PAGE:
but for destroying." (ibid.)
Alphonsus, De poenitentiae sacramento, tract XVI,
De Legibus, 1,Vl,c.VIl,n.13.
M. Cappello, Summa Iuris Canonici, vol.I, p.258,
n.258, §2; see also, P. Palazzini, Dictionarium,
at the word "iurisdictio suppleta."
Alphonsus, De poenitentiae sacramento, tract XCI,
St Thomas, ST;II-II,Q.66,A.7;cƒlI-II,Q.32,A-7, ad.3.
P. Palazzini, Dictionarium morale et canonicum at
the word, "iurisdictio suppleta."
F. M. Cappello, S.J., Summa iuris canonici, vol.I
(Rome, 1961), p.252.
V. Manlio Simonetti, La Crisi ariana nel IV secolo
(Institutum Patristicum Augustinianum, Via S., Uffizio
25, Roma), 1975.
Dictionarium morale et canonicum, at the word "Episcopi"
ibid at the word "iurisdictio."
Catholic Encyclopedia, at the word, "necessity
sacre episcopale contre la volonte du Pape, joint essay
of the Fraternity of St. Peter.
poenitentiae sacramento, tract XVI, c.V, n.91.
Card. J oumet, L'Eglise du Verbe lncarne, vol.I,
p.528, note 2.
V. Salaverri, De Ecclesia in summa Theologiae (BAC,
op. cit., vol.lI, pp.656-657. Fr. Tito Centi, O.P.,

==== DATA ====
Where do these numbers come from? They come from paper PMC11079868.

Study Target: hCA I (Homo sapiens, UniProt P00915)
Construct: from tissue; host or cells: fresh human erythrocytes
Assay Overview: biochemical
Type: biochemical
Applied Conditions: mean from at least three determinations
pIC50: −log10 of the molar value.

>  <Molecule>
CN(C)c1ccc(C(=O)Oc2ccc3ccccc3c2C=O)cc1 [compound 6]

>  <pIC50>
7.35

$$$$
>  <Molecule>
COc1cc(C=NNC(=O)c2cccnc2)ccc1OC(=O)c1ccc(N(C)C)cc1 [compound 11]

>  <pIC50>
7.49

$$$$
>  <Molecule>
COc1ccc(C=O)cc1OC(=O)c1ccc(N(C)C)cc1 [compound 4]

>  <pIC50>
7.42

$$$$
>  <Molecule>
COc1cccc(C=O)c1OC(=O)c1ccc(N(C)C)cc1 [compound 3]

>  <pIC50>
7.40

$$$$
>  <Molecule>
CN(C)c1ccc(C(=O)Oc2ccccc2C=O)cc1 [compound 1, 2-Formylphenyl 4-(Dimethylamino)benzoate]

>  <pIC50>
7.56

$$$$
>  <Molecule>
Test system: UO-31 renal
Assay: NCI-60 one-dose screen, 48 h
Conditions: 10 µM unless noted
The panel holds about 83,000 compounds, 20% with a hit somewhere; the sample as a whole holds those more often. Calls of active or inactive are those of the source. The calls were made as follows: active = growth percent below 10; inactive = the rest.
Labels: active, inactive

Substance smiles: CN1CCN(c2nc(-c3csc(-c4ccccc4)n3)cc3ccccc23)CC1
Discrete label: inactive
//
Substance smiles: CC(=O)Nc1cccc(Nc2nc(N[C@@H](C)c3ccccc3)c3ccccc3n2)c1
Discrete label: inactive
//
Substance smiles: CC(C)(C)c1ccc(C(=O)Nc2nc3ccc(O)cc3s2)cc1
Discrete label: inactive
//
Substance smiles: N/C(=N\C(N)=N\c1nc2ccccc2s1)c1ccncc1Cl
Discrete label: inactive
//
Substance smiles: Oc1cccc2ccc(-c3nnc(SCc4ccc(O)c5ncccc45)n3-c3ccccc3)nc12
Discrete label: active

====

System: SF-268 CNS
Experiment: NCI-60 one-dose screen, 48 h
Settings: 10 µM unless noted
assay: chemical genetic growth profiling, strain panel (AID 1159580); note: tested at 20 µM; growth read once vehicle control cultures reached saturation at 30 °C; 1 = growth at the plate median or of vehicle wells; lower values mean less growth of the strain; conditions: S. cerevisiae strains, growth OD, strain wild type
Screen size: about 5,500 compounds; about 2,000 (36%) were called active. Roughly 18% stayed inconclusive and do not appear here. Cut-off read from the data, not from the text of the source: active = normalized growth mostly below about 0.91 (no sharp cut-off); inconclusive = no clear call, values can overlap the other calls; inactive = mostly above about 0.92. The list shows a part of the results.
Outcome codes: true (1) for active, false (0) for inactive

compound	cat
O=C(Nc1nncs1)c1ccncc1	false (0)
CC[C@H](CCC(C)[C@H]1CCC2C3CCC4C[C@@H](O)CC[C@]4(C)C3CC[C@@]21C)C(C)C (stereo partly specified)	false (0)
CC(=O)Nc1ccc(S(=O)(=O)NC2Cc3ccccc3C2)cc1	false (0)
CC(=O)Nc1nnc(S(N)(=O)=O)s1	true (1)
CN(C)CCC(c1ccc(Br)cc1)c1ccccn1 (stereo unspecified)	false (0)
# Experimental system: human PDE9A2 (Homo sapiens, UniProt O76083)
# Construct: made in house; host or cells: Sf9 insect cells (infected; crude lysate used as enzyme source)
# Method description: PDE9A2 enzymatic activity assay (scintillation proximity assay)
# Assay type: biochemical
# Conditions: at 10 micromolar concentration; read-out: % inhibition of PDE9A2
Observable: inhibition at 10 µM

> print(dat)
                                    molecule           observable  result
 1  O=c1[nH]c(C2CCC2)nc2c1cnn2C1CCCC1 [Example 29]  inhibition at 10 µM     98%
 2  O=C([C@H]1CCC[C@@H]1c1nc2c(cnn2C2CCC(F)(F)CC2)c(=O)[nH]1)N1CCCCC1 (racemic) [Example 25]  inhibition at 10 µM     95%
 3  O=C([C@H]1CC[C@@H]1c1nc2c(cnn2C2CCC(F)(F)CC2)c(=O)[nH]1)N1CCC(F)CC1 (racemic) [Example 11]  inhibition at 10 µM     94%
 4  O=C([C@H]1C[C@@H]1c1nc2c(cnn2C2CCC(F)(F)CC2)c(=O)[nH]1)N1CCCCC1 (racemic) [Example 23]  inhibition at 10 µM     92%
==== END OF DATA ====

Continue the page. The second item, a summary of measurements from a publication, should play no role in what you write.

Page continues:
in note 1 to the ST of St. Thomas, ed. Salani. II-II
Q.39, A.4, he wirtes: "We have an indication in the
fact that the Church does not demand a general confession
of those schismatics who return to unity nor convalidation
for their practicable matrimonial impediments."
P. Palazzini, Dictionarium morale et canonicum, at
the word, "fontes iuris canonici”; Naz, Dictionnaire
Droit canonique, at the word “droit canonique."
Naz, Ioc. cit
Genicot, S.J., Instititutiones theologiae moralis,
P. Palazzini, Dictionrium, cit at the word, “mandatum
Rodrigo, Praelectiones theologico-morales comillenses,
II, tract., De Legibus (Sal terrae, Santander, 1944),
n.393, 2nd, p.294 (cit. in, Aequitas canonica, of
F.J. Urrutia, S.J., Periodica de re morali, canonica,
liturgica, vol.73, p.46, note 21, Pontifical Gregorian
Courtesy of the Angelus